VISTA, Calif. – Tax-free bonds provide investors with tax-free interest income. Tribes and municipal entities such as tribes, states, counties and cities are qualified to issue such bonds. Money from the issuance of tax-free bonds is used to finance public projects. For example, many roads, schools and water treatment facilities are built with financing from tax-exempt bonds.
Some public projects involve federal, state, local government and tribal funding. As an example, a public road may connect several counties in different states together but runs through a reservation. In that case, several municipalities may join the tribe in issuing bonds to finance the project together.
Due to the tax-free nature of interest earned, these bonds benefit the issuers (borrowers) and the bondholders (investors). Similar to per capita or revenue sharing income, interest income is taxable to individual investors at ordinary income tax rate. This means interest income is added to other income, which are altogether subject to certain tax rates.
For a single enrolled tribal member who earns $40,000 a year from his job and has no mortgage or other deductions, his marginal tax bracket is 25 percent as of 2005. If this tribal member invests $10,000 in a bank account that pays 3 percent, he gets $300 interest income, but nets $225 because $75 is paid out in taxes.
If this investor puts $10,000 into a tax-free bond that also pays 3 percent, the $300 interest income is federally tax-free and may be state tax-free. The latter depends on two scenarios: whether he lives on the reservation and if the reservation has a personal income tax; and if he lives off the reservation, whether or not he lives in the same state as the issuer.
In order to attract investors to finance their municipal ventures, states usually exempt income taxes on bonds issued from their own state. The federal district of Washington, D.C., exempts income tax on all municipal bond interest from all states. Because Puerto Rico is a U.S. commonwealth, investors from all states can invest in those bonds state tax-free.
Since most tribes do not assess an income tax to their residents, municipal interest income is likely to be tribally tax-free.
The reason for federal tax-free interest is based on the principles of federalism, specifically federal – state reciprocal tax immunity. Historically, the principles of federalism disallow the federal government to interfere in the affairs of state and local governments and vice versa. The arrangement is reciprocal, meaning that both sides must do the same.
Federal – state reciprocal tax immunity means that the federal government (hence the Internal Revenue Service) cannot collect taxes from municipal bond investments. Meanwhile, state and local governments (state and local tax authorities) cannot collect taxes from U.S. Treasury or agency bonds.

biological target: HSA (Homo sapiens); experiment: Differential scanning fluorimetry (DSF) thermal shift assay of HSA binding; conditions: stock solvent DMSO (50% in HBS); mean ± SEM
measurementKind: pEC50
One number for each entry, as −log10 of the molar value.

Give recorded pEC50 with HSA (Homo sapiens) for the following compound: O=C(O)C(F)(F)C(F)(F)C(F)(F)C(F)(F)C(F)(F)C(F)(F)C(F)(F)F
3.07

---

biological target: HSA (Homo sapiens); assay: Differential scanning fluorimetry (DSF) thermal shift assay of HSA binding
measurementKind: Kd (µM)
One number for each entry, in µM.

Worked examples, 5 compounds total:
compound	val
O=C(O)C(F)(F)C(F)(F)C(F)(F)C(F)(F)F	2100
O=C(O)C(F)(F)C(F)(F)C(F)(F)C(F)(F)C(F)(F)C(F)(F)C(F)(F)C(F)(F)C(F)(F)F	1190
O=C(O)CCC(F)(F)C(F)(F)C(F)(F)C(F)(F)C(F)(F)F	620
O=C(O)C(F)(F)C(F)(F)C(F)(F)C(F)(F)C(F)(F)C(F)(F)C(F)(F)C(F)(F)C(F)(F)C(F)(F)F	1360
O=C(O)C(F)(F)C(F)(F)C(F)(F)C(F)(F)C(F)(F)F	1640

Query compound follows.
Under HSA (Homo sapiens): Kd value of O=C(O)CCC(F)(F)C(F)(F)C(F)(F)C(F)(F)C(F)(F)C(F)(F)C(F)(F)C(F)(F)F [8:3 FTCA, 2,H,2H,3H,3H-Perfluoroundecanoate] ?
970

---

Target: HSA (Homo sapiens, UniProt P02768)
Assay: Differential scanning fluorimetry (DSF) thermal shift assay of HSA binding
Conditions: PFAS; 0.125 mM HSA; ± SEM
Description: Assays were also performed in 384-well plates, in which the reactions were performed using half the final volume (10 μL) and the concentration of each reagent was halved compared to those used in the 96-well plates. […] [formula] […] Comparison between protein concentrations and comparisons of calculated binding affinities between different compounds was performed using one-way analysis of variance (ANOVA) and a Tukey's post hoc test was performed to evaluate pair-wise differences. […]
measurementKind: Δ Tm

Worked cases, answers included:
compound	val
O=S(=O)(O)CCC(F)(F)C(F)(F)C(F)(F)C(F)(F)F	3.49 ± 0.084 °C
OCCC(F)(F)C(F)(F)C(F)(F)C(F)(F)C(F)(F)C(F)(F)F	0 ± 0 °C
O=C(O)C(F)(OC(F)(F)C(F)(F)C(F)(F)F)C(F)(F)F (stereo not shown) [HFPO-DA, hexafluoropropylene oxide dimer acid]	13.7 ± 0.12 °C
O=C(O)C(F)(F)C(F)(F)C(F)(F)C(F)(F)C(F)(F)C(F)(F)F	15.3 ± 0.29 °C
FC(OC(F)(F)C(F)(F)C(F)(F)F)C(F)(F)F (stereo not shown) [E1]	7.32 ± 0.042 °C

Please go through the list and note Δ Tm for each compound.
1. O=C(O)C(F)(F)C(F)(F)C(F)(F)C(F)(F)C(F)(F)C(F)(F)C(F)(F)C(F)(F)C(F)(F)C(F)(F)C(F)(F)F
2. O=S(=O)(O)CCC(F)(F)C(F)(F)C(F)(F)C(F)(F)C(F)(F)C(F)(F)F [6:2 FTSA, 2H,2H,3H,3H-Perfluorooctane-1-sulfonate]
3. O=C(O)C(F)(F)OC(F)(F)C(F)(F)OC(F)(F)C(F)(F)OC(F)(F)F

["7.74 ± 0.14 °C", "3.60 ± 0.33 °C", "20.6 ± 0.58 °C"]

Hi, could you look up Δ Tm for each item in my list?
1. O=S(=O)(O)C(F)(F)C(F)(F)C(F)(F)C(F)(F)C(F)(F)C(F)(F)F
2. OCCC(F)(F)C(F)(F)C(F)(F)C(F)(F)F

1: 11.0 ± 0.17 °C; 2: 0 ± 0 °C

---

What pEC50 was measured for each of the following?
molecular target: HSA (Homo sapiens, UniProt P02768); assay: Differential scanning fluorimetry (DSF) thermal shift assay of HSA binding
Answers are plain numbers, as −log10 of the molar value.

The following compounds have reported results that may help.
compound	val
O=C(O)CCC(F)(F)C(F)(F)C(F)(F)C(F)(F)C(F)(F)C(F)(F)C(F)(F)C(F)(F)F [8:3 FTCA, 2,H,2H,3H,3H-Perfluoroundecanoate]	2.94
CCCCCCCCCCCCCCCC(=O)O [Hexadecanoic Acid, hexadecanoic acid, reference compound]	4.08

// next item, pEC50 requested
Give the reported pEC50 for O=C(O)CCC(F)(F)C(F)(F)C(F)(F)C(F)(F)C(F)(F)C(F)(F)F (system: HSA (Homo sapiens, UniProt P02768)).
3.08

Earning tax-exempt income isn’t that simple, as Congress enacted an alternate minimum income tax in 1969. This is an additional way that the IRS requires taxpayers to calculate minimum taxes due. In the past, many affluent taxpayers used tax shelters to avoid paying taxes. However, with inflation indexing of income, nowadays middle-class investors of tax-free bonds may be subject to an alternative minimum tax.
Middle-class individuals are defined as those earning more than $75,000 per year. Usually, municipal bond interest alone would not trigger an alternative minimum tax. However, certain types of private activity bond interest are not tax exempt for AMT purposes.
Private activity bonds are those issued by a tribe to build a casino, hotel or other for-profit ventures. Many cities also use private activity bonds to finance non-governmental projects such as a sports stadium, industrial development, student loan financing or low-income housing. Some individual investors of these bonds may be subject to alternative minimum taxes.
Due to tax advantages, municipal bonds issues offer lower interest rates to investors and save on borrowing costs. According to statistics gathered by the Bond Market Association, the Treasury borrowed (issued) nearly $4.4 trillion in 2005. All municipalities together issued approximately one-tenth of that amount, to $458.7 billion.
As a note, federal mortgage and farm programs issued through the Federal Home Loan Bank, Federal National Mortgage Association and Federal Farm Credit together issued nearly $12 trillion in 2005.
Tribes have attempted to issue tax-exempt bonds. Bond financing earmarked for casino and hotel projects were determined taxable by the IRS. However, as reported in the May 11, 2005 issue of Indian Country Today (“California bill seeks to allow tribal tax-exempt bonds” by James May, Vol. 24, Iss. 48), bonds issued for Indian health clinics have not met such controversy.
According to a June 9 Bloomberg report, AAA 20-year term tax-exempt bonds bore an average interest of 4.29 percent, while a comparable Treasury issue yielded 5.31 percent.
Typically, financing needs in excess of $5 million and term of five years makes sense, in light of underwriting costs and legal expenses. A normal process can take between six and nine months to fund.
For tribes seeking economic independence, infrastructure such as roads, water, sewage and waste treatment, energy and communications, and law enforcement is absolutely necessary. If there are adequate collateral from the project and means from tax revenues or investment returns to make repayment of interest and principal, tax-exempt financing can be a viable source of capital.
<i>Cynthia Tam, CFP®, sets up investment and benefits programs for tribes. She can be reached at ctam@investors capital.com or (619) 200-6277. CA 0D69514. Securities offered through Investors Capital, member NASD/SIPC. Advisory Services offered through Investors Capital Advisory, 230 Broadway, Lynnfield, MA; (800) 949-1422.</i>